Borderlands exhibit Valley day set
PUEBLO – Two Regional Advisory Councils of El Pomar Foundation assisted in bringing the original Treaty of Guadalupe Hidalgo to Pueblo. Funding from the Southeast and San Luis Valley Regional Partnerships Councils supported the costs for security, temperature and humidity control and other technical requirements necessary to host such an important and rare document.
El Pueblo History Museum, of History Colorado, worked closely with the National Archives and Records Administration in Washington, D.C., to bring pages of the original document for display for the first time in Colorado. The Treaty is the most significant artifact in the museum’s newest exhibit, Borderlands of Southern Colorado, which opened to great fanfare earlier this month, including with a community celebration attended by over one thousand southern Colorado residents.
“We are very grateful for the contributions of these two southern Colorado-based councils of El Pomar Foundation,” said Dawn DiPrince, director of El Pueblo History Museum. “It is special that so many leaders from our community contributed to making this happen.”
The Treaty of Guadalupe Hidalgo significantly transformed the lives of families in southern Colorado. The 1848 treaty transferred all or parts of Texas, New Mexico, Arizona, California, Utah, Nevada, Wyoming and Colorado, from Mexico to the United States – more than 525,000 square miles of territory. While the treaty moved the political border between the United States and Mexico from the Arkansas River to the Rio Grande, it did not alter the linguistic, ethnic, and geological borders that were already taking shape. The treaty has never before been on display in Colorado
The bilingual exhibit focuses on southern Colorado’s geopolitical border history, as well as the region’s historic and ongoing borders of cultures, ethnicities, landscapes, industries, religions and identities. Visitors will experience an interactive map that showcases shifting zones of control; the original Colorado Constitution printed in Spanish and German; adobe-building station; ancestor map, where visitors can connect their roots to Pueblo; beet-topping tool from the Bracero Program; and a 1940s interactive kitchen that showcases ethnic food traditions, including the Pueblo Chile.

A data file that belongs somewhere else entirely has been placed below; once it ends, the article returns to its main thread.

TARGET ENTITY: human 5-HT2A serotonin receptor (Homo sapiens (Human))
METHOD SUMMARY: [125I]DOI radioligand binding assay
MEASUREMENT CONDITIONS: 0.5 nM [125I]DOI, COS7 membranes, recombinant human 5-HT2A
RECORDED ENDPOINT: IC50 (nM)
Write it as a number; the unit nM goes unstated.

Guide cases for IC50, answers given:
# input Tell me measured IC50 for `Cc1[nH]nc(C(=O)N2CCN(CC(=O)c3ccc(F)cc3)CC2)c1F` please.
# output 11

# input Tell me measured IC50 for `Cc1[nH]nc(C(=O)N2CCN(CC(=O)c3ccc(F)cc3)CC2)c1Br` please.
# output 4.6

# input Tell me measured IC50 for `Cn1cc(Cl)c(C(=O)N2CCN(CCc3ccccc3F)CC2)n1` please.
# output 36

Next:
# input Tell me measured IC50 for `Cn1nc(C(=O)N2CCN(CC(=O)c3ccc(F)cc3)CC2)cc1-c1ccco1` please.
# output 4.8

Part of the contribution of the San Luis Valley Regional Partnerships Council is also supporting a San Luis Valley Day at El Pueblo History Museum to honor and celebrate the unique Borderlands history of the Valley on Sunday, June 24. The day will include a special tour of the exhibit, talks on Valley history, entertainment from Los Cancioneros del Valle, and free transportation from Alamosa and Fort Garland to Pueblo. The free event is open to the public and current and former San Luis Valley residents are specifically invited.
Anyone who lives in the SLV and is interested in transportation to Pueblo for the SLV Day should call Fort Garland at 719-379-3512 to reserve their seat on the bus. Because seating is limited, RSVPs are required. The bus will depart Alamosa (Adams State University) at 8 a.m. and Fort Garland Museum at 8:45 a.m. and arrive at the El Pueblo History Museum at 10:15 a.m. The bus will depart the museum at 3 p.m., arrive at Fort Garland at 4:30 p.m. and Alamosa at 5 p.m.
Participants are not required to ride the bus in order to access the museum or participate in any of the activities. Individuals and groups may travel on their own to Pueblo. All participants are welcome to attend the presentations and/or explore the exhibit and museum area on their own. There will also be several children’s activities in the museum and the placita areas.
Special events that day will include: 10:30 a.m., Borderlands exhibit guided tour by Nick Saenz; 11:15 a.m. “Place Names of the San Luis Valley” by Dennis Lopez; 12:15 p.m. lunch with music by Los Cancioneros del Valle; and 1:15 p.m. “Land Rights Struggle in the SLV” by Shirley Romero Otero.
El Pueblo History Museum, located at 301 N. Union Avenue in historic downtown Pueblo, marks the site of the international border between Mexico and the United States prior the Treaty of Guadalupe Hidalgo. It is open daily, 10 a.m. to 4 p.m. Admission to the museum is $5 for adults; and $4 for students, seniors (65+) and children (up to 18); and free for children under 6. Borderlands of Southern Colorado is included with museum admission.
El Pueblo History Museum showcases the city’s history and the region’s many cultural and ethnic groups. The property includes a re-created 1840s adobe trading post and plaza, and the archeological excavation site of the original 1842 El Pueblo trading post. El Pueblo History Museum is a Community Museum of History Colorado. For more information, visit www.ElPuebloHistoryMuseum.org.